The Sturm, Ruger & Company line of LCR composite-frame revolvers have been available for a few years now (2009) and since expanded from the basic .38 Special that weighs 13.5 ounces, to a 17-ounce version that can handle full .357 magnum loads, and a slightly heavier one that shoots .22 Long Rifle.
Ruger makes excellent firearms and I have grown up with them, but I was more than a little skeptical at the prospect of a revolver with a composite frame when I first heard about it. And the initial images released of the gun didn’t belay my skepticism.
But then the first Ruger LCR revolvers were actually introduced and I found out more about them. The frame is actually only partly composite while the part that holds the barrel, cylinder, and receiver is all aluminum. The internal components like the springs, firing pin, trigger assembly, et cetera are all housed in the grip frame and are well supported and plenty robust. My skepticism turned to curiosity.
When I had a chance to actually handle and then shoot the LCR, my curiosity turned to enthusiasm. Since then, having shot several different guns of both the .38 Special and .357 LCR models, I have become even more impressed even though I still think the LCR is somewhat lacking in the aesthetics department. But in the end it does what it is designed to do.
Like the S&W J-frame revolvers, the models it was meant to compete with, the LCR is an excellent self-defense tool. It’s virtually the same size as the J-frames and the weight is comparable (depending on which specific models you’re talking about). So it hides as well in a pocket or a purse because it has that same general ‘organic’ shape.
The difference is, the LCR is, if anything, even easier to shoot than your typical J-frame Double Action Only revolver (DAO, where the hammer is cocked and then fired in one pull of the trigger). I’m a big fan of the Smith & Wesson revolvers, and I like their triggers. But the LCR has a buttery smooth, easy to control trigger right out of the box, which is as good or better than any S&W. Good trigger control is critical with a small DAO gun and makes a world of difference for accuracy at longer distances. I would not have expected it, but the LCR is superior in this regard.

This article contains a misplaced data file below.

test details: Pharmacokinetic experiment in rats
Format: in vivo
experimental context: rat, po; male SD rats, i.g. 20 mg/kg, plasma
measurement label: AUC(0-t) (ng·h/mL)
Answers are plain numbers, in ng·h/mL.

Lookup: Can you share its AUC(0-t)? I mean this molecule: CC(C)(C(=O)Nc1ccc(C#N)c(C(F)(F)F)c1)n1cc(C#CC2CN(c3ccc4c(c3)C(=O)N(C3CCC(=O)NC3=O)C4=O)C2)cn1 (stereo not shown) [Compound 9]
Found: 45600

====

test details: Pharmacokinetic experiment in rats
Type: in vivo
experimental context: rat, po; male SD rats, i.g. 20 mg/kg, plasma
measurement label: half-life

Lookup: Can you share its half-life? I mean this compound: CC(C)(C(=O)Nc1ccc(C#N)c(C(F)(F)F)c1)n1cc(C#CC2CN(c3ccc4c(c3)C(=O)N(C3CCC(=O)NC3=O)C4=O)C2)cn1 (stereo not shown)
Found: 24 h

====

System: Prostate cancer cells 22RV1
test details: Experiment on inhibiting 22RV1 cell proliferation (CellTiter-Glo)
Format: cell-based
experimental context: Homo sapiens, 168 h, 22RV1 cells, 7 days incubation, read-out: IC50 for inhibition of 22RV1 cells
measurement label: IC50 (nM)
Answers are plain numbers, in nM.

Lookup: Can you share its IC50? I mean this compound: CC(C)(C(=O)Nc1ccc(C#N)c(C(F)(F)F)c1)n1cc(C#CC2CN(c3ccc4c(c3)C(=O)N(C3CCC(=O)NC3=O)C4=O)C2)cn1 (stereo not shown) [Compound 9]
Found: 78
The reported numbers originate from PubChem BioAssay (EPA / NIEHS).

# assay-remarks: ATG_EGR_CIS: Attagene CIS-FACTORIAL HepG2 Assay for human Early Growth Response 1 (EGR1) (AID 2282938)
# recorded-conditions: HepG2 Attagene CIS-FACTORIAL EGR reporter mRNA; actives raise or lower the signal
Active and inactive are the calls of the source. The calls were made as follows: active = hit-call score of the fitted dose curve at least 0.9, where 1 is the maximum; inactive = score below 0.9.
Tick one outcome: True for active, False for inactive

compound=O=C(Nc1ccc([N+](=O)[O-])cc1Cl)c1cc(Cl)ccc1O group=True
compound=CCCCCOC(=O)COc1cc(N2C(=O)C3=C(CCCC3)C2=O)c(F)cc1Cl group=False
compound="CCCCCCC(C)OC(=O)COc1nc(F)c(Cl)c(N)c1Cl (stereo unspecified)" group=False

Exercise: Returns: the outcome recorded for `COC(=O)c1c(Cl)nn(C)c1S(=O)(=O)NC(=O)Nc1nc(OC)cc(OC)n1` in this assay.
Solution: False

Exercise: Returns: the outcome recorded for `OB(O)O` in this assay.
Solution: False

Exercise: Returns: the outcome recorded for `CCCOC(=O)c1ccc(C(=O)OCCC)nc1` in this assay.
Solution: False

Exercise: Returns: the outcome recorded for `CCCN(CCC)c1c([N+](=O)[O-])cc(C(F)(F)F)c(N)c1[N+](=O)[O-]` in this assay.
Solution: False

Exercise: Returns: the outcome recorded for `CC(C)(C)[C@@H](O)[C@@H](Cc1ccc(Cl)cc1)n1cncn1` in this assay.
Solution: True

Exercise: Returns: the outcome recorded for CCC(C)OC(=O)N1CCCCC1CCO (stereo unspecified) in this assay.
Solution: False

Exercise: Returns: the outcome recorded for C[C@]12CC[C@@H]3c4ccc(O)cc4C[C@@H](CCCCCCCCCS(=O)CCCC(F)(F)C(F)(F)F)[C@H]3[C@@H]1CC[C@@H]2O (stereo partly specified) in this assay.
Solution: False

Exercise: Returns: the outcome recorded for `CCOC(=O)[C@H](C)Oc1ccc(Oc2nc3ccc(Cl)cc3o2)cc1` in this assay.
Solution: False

Like any snub-nosed revolver, the very short sight radius means that these guns can be difficult to shoot accurately at long distance (say out to 25 yards). But that’s not what they are designed for. They’re designed to be used at self-defense distances (say out to seven yards). And like the J-frame DAO models, even a new shooter can become proficient quickly.
I consider the .38 Special model sufficient for self defense. It will handle modern +P ammo, something quite adequate to stop a threat in the hands of a competent shooter. And the lighter weight is a bit of an advantage. But there’s a good argument to be made for having the capability to shoot either .38 Special or .357 magnum cartridges.
My only criticism of the LCR line is that they haven’t yet been around long enough to eliminate potential aging problems. All of the testing that has been done suggests that there won’t be a problem and I trust that, but only time will truly tell if they hold their value over the long haul.
So, there ya go. Like I said about the S&W Centennial models: Want the nearly perfect pocket pistol? You’d be hard pressed to do better than a Ruger LCR.
North American Arms (NAA) mini-revolvers go head-to-head with Bond Arms tough double-barrel derringers. These tiny guns offer deep concealment for those looking for a reliable backup gun or easily hidden defense piece.